Over here with even more signs of ancient tradition it might need more time - or you could be daring and take the message from John's gospel ch 14-17(inclusive) and say we are all priests and then remember St Paul's list of callings - pastor, teacher, evengalist etc etc - which could, just possibly both reinforce the clergy and their calling and take the issue out from gender... and I'll admit my complete and utter ignorance of the Rochester report et al...

It's just a thought but I do admit to being curious about what you think of that sort of thing.

I do accept that this is a painful issue and quite how painful it is to everybody doesn't necessarily help anybody going forward - or backwards...

Bishop Alan Wilson said...

Sorry about delay in replying — I've been out in rural Norfolk...

There is a line I've heard that says the best thing to do is to take a clean non schsmatic measure to general synod, and see what happens. People remember how finely balanced things were in November 1992. If this is the Spirit's moment, people will be convinced and vote for it, if not it'll have to wait. The thing is, as soon as anyone proposes a clean measure, the General Synod experts say "it would never get through." They may be correct, but I think we have to take very seriously the danger of cobbing together a dirty and schismatic measure on political grounds, and then having to repent at leisure. The logic of what the letter from senior ordained women said last week is that they'd rather have the job done properly, than some kind of complex and dirty emperor's new clothes solution.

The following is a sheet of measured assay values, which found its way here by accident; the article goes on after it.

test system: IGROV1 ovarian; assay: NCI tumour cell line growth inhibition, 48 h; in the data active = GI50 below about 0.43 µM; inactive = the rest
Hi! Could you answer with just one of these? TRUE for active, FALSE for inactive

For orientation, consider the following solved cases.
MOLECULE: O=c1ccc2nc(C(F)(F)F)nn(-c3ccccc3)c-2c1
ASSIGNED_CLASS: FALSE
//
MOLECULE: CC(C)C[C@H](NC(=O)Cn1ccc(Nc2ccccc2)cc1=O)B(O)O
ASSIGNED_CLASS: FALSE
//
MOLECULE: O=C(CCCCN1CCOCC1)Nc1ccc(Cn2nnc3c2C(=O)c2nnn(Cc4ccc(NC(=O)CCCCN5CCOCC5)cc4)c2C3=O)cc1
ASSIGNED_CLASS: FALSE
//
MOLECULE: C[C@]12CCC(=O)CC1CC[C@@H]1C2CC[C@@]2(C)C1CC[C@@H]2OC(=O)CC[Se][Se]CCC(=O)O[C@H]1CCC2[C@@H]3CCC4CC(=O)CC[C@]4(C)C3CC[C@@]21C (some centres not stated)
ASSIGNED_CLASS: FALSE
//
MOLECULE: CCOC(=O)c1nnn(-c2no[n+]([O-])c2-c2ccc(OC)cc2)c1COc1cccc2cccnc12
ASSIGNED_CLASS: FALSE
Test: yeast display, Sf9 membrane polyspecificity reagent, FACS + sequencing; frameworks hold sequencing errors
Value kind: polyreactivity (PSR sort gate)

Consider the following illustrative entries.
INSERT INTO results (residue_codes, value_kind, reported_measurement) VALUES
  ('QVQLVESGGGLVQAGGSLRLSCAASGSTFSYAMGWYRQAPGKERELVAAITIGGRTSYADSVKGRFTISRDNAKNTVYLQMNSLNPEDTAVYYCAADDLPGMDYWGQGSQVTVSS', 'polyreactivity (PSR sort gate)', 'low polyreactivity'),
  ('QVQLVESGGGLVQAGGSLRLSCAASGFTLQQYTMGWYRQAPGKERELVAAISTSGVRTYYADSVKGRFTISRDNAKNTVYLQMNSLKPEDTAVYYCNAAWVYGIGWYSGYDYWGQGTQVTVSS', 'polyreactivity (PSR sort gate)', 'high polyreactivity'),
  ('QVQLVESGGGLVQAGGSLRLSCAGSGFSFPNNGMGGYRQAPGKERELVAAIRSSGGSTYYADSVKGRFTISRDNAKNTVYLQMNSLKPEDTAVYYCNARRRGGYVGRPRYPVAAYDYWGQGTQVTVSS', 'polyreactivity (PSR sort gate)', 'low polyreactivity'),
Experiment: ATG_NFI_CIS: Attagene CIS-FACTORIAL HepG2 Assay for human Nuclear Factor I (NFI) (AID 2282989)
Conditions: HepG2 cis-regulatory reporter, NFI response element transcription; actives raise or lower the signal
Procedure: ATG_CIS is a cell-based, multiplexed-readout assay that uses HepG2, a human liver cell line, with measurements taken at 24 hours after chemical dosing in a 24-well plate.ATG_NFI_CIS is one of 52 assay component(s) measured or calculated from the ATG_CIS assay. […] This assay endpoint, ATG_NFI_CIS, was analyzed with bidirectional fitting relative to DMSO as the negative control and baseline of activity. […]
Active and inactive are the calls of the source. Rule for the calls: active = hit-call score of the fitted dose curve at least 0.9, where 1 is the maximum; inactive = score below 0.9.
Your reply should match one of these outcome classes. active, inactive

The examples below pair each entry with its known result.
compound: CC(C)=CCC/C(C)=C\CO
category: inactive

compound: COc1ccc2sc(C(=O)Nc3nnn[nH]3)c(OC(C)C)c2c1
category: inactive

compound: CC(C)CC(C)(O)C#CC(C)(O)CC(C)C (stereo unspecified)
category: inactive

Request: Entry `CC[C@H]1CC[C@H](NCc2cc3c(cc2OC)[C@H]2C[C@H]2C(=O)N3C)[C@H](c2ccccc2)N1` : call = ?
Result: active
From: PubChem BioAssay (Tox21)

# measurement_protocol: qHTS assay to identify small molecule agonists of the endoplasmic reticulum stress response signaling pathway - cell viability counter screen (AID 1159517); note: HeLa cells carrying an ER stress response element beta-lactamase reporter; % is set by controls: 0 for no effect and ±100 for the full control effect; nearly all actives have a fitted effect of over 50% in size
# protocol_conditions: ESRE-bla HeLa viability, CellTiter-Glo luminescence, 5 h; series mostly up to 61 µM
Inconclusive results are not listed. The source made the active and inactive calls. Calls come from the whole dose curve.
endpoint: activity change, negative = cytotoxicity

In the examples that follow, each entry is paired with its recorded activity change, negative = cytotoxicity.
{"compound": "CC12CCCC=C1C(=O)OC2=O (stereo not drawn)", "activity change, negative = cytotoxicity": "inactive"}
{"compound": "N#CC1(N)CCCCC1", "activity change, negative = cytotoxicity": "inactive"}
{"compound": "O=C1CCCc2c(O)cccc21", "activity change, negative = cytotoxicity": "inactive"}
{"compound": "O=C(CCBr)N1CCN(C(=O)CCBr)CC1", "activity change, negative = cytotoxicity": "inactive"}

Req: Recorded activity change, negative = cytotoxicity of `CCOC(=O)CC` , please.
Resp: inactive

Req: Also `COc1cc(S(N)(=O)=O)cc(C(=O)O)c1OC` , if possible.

I very much warm to your phrase about "taking the issue out of gender." I'm not quite sure how, but my personal view is that the sociology of Christian ministry has always reflected the context (as per the incarnation). I;m not militantly for women's episcopal ordination on feminist grounds, but I just can't see the sense of shackling the way we structure ministry to the cultural assumptions of the eleventh century. It's plain that in NT times things were very different, and a big part of the Anglican way has been to go back to Scripture and primitive tradition, not simply embrace medievalism as normative.

Free to think, Free to believe said...

Thanks for the thoughtful reply. It sheds more than light - as it sheds some grace as well.